Fast Algorithms for High-Order Sparse Linear Prediction with Applications to Speech Processing

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Abstract

In speech processing applications, imposing sparsity constraints on high-order linear prediction coefficients and prediction residuals has proven successful in overcoming some of the limitation of conventional linear predictive modeling. However, this modeling scheme, named sparse linear prediction, is generally
formulated as a linear programming problem that comes at the expenses of a
much higher computational burden compared to the conventional approach. In this paper, we propose to solve the optimization problem by combining splitting methods with two approaches: the Douglas-Rachford method and the alternating direction method of multipliers. These methods allow to obtain solutions with a higher computational efficiency, orders of magnitude faster than with general purpose software based on interior-point methods. Furthermore, computational savings are achieved by solving the sparse linear prediction problem with lower accuracy than in previous work. In the experimental analysis, we clearly show that a solution with lower accuracy can achieve approximately the same performance as a high accuracy solution both objectively, in terms of prediction gain, as well as with perceptual relevant measures, when evaluated in a speech reconstruction application.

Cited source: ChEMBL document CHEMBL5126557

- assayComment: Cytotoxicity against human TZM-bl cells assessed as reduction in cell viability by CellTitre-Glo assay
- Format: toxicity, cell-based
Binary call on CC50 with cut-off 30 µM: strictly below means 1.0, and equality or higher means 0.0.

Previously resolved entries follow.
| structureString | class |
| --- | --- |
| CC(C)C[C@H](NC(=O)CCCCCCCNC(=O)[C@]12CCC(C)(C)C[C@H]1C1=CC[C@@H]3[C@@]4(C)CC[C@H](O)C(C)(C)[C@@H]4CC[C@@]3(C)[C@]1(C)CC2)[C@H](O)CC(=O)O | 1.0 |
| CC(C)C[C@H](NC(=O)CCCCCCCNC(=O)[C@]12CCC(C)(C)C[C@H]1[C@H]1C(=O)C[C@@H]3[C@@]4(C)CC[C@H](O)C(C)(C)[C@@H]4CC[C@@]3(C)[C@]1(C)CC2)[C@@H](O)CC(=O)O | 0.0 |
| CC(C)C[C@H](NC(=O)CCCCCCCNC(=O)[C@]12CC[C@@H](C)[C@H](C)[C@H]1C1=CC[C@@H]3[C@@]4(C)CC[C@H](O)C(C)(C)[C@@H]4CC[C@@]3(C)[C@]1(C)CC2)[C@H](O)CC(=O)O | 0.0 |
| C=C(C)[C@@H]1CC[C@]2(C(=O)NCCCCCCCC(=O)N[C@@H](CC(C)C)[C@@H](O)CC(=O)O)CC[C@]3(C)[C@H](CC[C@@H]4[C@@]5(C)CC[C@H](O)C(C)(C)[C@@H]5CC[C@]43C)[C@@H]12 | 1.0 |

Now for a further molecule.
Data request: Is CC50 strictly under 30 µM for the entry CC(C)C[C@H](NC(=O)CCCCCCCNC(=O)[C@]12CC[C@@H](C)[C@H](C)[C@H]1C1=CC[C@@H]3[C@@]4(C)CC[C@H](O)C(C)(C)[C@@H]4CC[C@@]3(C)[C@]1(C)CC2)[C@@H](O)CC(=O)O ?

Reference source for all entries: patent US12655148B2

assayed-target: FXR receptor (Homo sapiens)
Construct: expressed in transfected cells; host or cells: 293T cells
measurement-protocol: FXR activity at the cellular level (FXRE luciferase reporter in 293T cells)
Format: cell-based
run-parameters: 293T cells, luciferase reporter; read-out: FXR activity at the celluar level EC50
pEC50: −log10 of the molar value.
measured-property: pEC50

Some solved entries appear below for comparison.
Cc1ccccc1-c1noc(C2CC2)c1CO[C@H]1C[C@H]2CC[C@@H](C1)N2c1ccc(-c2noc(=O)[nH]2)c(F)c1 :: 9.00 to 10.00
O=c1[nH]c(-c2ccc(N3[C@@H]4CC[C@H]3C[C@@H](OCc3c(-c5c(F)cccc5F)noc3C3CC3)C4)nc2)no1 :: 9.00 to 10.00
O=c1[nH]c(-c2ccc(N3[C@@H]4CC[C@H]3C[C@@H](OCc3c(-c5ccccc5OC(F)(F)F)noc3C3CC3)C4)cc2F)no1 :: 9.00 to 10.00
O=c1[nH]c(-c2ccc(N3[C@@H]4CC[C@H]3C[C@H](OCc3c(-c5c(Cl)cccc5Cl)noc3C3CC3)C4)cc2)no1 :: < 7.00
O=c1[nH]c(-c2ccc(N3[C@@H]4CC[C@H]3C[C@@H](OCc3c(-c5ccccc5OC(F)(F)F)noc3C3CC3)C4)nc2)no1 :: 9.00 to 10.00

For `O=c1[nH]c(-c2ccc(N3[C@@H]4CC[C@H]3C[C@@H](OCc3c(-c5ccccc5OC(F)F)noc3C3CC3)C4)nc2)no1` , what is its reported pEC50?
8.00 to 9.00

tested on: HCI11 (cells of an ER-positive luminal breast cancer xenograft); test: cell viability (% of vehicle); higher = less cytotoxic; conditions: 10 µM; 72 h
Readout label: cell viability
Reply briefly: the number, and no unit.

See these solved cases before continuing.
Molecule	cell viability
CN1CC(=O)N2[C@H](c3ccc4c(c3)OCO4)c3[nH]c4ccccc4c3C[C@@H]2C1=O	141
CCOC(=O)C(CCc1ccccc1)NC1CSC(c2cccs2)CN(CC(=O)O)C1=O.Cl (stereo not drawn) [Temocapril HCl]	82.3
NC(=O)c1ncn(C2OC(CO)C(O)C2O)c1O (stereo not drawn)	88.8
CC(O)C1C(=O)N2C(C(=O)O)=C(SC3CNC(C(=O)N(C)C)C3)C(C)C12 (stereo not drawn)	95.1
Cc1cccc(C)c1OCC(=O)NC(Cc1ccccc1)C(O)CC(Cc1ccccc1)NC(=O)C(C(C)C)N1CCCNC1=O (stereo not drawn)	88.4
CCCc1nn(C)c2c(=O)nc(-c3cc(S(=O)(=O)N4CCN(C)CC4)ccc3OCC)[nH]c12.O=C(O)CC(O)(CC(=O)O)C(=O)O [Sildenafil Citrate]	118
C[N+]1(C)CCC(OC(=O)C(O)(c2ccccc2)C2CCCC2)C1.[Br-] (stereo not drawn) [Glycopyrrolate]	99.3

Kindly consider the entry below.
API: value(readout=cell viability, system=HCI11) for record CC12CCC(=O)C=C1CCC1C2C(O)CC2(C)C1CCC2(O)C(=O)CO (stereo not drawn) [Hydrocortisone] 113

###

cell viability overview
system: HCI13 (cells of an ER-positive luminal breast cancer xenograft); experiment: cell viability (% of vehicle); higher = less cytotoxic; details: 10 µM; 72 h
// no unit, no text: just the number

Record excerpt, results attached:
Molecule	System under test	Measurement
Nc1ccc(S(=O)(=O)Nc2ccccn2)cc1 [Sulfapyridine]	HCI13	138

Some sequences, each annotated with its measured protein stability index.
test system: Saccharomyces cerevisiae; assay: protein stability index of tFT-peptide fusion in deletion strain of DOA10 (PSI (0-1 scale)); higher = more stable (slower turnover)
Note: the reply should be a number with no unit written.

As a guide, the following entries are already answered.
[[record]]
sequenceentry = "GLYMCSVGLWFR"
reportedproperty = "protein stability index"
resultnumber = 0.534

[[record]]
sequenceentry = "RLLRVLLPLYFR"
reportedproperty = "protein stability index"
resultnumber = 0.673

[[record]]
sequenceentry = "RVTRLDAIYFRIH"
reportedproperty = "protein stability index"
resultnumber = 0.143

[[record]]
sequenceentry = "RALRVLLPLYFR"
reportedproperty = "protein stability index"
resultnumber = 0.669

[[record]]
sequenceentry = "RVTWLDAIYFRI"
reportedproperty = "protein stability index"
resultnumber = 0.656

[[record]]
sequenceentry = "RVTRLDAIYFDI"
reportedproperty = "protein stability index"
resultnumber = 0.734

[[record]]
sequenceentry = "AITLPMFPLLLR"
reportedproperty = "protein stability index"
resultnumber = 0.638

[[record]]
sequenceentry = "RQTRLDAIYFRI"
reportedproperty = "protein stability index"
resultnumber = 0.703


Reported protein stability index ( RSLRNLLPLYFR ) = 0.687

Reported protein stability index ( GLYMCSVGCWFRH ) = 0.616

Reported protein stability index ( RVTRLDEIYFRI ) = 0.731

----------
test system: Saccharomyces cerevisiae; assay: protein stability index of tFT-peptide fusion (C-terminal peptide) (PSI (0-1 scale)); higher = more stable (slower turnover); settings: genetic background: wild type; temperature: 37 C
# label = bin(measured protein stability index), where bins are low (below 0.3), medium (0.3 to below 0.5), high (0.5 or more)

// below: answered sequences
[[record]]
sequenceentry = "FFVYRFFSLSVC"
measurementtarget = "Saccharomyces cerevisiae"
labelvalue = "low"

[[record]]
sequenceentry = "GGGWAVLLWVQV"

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In speech processing applications, imposing sparsity constraints on high-order linear prediction coefficients and prediction residuals has proven successful in overcoming some of the limitation of conventional linear predictive modeling. However, this modeling scheme, named sparse linear prediction, is generally
formulated as a linear programming problem that comes at the expenses of a
much higher computational burden compared to the conventional approach. In this paper, we propose to solve the optimization problem by combining splitting methods with two approaches: the Douglas-Rachford method and the alternating direction method of multipliers. These methods allow to obtain solutions with a higher computational efficiency, orders of magnitude faster than with general purpose software based on interior-point methods. Furthermore, computational savings are achieved by solving the sparse linear prediction problem with lower accuracy than in previous work. In the experimental analysis, we clearly show that a solution with lower accuracy can achieve approximately the same performance as a high accuracy solution both objectively, in terms of prediction gain, as well as with perceptual relevant measures, when evaluated in a speech reconstruction application.
Original languageEnglish
JournalSpeech Communication
Volume76
Pages (from-to)143–156
ISSN0167-6393
DOI
StatePublished - Feb 2016
Publication categoryResearch
Peer-reviewedYes

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